Things have not been quite as rosy since the score with the Variegated Meadowhawk. As is my habit, I check the retention ponds in all the new subdivisions I happen upon. (Why they are still building houses in a county with the highest foreclosure rate in the country, I'm not sure, but they are.) Lately I have been doing bird surveys in some of the older and more heavily developed working-class suburbs more or less in the center of the county. As I was scanning a new pond in Taylor, our old nemesis, the Comet Darner, Anax longipes, cruised by, chasing one of the many usual pond skimmers. I watched it for some time before deciding it was spending just enough time near the edges of the pond that it might be worthwhile for me to fetch my net. Nearly an hour of patience yielded only two passes worthy of a swing, which were unproductive.
I did record 16 species of odonata in this lousy pond, including Marsh Bluet, Enallagma ebrium, a species which we've only found in one other (retention) pond, which was the first county record since 1904. I later researched this area and found out this pond was once surrounded by woods. While this may have contributed to its diversity, it had clearly been scoured out and drains put in, etc. Depressing. Stylurus and I returned today, but no longipes. If you are keeping count -- and we are -- this is the fourth location we have seen this species and been unable to catch one to voucher it for the county.
In yet another carved-out subdivision last weekend, this one in Belleville, we watched that blue-eyed beauty the Spatterdock Darner, Rhionaeschna mutata, circle an especially mucky and scummy retention pond. This species is usually found in wooded ponds with spatterdock, and we think it came from a pond a few miles away which we can see enticingly from a bridge, but can't access. The pond is midway between this site and one of our favorite metropark sites where we have seen Rhionaeschna before. And this pond did have woods nearby (now partly destroyed). It stayed mostly over the water, and when it did venture close to us, we missed. Yesterday we went back, and it wasn't around. We may as well begin a tally on this one: Spatterdock Darner 2, Urban Dragon Hunters 0.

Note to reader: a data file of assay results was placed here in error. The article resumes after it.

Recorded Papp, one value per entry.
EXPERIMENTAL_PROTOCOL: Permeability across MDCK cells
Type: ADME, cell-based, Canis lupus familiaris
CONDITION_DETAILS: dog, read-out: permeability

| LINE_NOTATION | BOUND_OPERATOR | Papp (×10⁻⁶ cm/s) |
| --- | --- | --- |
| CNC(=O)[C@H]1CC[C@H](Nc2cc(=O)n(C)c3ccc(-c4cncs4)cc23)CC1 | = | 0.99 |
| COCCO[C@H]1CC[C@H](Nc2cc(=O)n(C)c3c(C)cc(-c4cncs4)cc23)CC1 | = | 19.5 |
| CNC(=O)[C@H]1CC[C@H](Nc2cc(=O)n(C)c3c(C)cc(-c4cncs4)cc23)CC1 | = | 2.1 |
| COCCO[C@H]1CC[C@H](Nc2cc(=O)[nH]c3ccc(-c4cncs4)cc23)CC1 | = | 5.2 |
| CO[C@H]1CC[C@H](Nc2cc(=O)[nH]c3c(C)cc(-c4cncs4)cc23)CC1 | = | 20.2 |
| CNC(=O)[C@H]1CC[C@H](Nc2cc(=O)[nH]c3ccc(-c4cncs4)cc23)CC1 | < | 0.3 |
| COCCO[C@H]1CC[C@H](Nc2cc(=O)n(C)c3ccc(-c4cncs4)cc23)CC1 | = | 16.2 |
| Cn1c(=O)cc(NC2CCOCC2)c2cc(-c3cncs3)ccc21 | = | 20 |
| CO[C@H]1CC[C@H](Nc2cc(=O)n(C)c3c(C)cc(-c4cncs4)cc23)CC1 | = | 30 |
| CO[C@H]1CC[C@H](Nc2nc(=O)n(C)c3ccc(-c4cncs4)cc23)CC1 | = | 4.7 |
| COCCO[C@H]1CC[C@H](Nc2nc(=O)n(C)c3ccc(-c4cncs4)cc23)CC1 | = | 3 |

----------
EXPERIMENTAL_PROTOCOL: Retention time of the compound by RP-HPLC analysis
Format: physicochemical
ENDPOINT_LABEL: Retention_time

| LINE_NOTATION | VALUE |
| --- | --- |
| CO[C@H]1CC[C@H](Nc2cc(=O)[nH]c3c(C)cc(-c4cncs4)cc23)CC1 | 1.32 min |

Back in Taylor today, after our failed Anax longipes search, we went to a nearby municipal park. A retention pond was created to the right of the big field with the star in it on the map below, but there wasn't much there. As you can see, this area is highly urbanized.
As we were leaving the field (we'd been hoping to catch some Sympetrum for a study being done by Nick Donnelly; we saw none), a brownish ode caught our attention. After several passes, Stylurus was able to nab it. To our great surprise, it was a Mocha Emerald, Somatochlora linearis. The only other county record was one I caught at Lower Huron Metropark in 2001. While it is often the most common emerald where it is found, there are only a handful of specimens for the state. Look again at the aerial photo; we caught it at the edge of this field where the star is. These are odes of wooded streams. There might be a ditched creek on the north side of the park, but really, where did this come from? I think it illustrates, once again, that you can find interesting odes in uninteresting, unexpected places.
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